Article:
As our exposure to essential sunlight varies with the changing seasons, so does our body’s ability to produce vitamin D. The majority of vitamin D is synthesized by our bodies through the skin.
Sunlight’s UV rays are crucial for the production of vitamin D3, and the liver and kidneys play a role in converting it into its active form.
Recent research has provided insights into the connection between sun exposure, skin pigmentation, and geographical location, emphasizing the significance of comprehending these factors for maintaining optimal health.
As per the information provided, the main source of vitamin D is the skin’s synthesis when it is exposed to ultraviolet rays emitted by the sun. Nevertheless, several factors affect this mechanism. Individuals with restricted sun exposure, including disabled individuals, infants, the elderly, and those with darker skin, may face a higher likelihood of inadequate production of vitamin D3. This insufficiency can result in a decrease in bone density and an elevated risk of fractures.
According to research carried out in Valencia, Spain, it was found that during spring and summer, exposing 25% of the body to the sun for approximately 8 to 10 minutes at noon is enough to generate the recommended levels of vitamin D. However, in winter, it is necessary to expose 10% of the body to the sun for nearly 2 hours. Additionally, individuals with darker skin may require even longer sun exposure to attain the optimal levels of vitamin D.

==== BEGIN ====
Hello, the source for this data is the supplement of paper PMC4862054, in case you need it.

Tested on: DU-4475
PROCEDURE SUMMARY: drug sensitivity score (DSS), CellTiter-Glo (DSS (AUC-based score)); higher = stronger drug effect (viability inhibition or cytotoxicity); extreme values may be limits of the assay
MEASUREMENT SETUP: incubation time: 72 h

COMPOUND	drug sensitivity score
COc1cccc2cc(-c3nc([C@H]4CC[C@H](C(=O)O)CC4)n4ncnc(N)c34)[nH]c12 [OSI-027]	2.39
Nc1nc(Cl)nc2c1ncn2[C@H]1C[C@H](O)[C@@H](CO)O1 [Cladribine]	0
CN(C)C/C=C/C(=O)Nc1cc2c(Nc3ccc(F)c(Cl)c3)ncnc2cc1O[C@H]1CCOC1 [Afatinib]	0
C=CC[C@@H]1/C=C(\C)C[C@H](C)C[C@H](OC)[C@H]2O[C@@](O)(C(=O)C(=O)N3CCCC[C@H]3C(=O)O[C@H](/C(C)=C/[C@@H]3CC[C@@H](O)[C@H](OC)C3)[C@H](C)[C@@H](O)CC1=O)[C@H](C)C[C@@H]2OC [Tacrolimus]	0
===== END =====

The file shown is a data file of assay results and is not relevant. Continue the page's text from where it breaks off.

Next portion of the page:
As per the information received, in temperate climates during the summer, individuals with light skin may only require 10 minutes of exposure to 10% of their body’s surface area, such as the arms and face, to produce vitamin D. However, factors such as age, environmental conditions (such as clouds, ozone, and air pollution), and skin pigmentation can disrupt this synthesis. As winter approaches, the challenge becomes more difficult.
Cold weather prompts people to cover up, reducing their skin’s exposure to UVB rays. Research indicates that above approximately 35 degrees latitude, the limitations of UVB rays during the winter months impact vitamin D synthesis. Nevertheless, the body has the ability to store vitamin D in the liver and fat tissues, allowing for synthesis opportunities during the spring, summer, and fall.
During the winter season, it is essential to take into account the reduced availability of natural sunlight, which can limit our exposure to sunlight. Therefore, it becomes crucial to consider both dietary sources and supplements to maintain adequate levels of vitamin D.
Additionally, it is recommended that healthy adults consume 600 IU of vitamin D daily. However, for individuals above the age of 70 with minimal sun exposure, the recommended intake increases to 800 IU.
To support vitamin D levels during the colder months, there are various dietary sources available such as salmon, fortified cow’s milk, plant-based milks, orange juice, yogurt, margarine, and breakfast cereals. These alternatives can help ensure sufficient vitamin D intake.